If you dont have expectation then in my opinion if you ask "who" you expect a "who". More applicable would probably to ask "where", but youd probably still expect a positive answer slightly more because of that way of asking. In Theravada at least I dont know of a technique like this being applied tho.



I think you may be misunderstanding the nature of this kind of inquiry. Its not about confirming any particular expectation, but questioning all of them. If that werent the case, it wouldnt be inquiry, it would be some sort of prayer or mantra. For example, speaking from my own experience to date with the kind of self inquiry involved in chan practice, you would be just as disappointed with the expectation of self as with the expectation of no self. The point is to transcend expectation of any kind and to subject even the most basic and fundemental expectations of self and reality, including the identity and existence of the questioner, to the most sincere and honest examination possible. Give it a try :)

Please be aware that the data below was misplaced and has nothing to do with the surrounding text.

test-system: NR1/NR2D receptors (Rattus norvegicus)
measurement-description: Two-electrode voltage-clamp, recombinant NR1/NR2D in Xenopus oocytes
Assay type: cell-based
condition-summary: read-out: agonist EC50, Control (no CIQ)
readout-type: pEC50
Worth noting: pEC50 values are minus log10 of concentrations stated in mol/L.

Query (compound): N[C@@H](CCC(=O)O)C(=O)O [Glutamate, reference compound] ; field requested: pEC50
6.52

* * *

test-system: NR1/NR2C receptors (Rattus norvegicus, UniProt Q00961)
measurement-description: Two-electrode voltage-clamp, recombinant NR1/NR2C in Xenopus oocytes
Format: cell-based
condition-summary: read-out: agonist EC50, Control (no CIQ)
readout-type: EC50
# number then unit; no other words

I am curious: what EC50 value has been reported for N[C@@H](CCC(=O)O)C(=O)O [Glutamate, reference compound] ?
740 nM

"When you meditate, don't send your mind outside. Don't fasten onto any knowledge at all. Whatever knowledge you've gained from books or teachers, don't bring it in to complicate things. Cut away all preoccupations, and then as you meditate let all your knowledge come from what's going on in the mind. When the mind is quiet, you'll know it for yourself. But you have to keep meditating a lot. When the time comes for things to develop, they'll develop on their own. Whatever you know, have it come from your own mind.
http://www.accesstoinsight.org/lib/thai ... eleft.html

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Re: Is realizing the nature of the self the most important thing

Postby cooran » Thu Feb 10, 2011 7:27 pm

Goofaholix wrote:
TheNaturalMind wrote:I have been studying Theravada for about 8 months now, so maybe I should attribute my diminishing sense of personal self to it, but at this stage I have a strange sensation that there is a more direct way. Though I am very interested in the opinions of more experienced practitioners.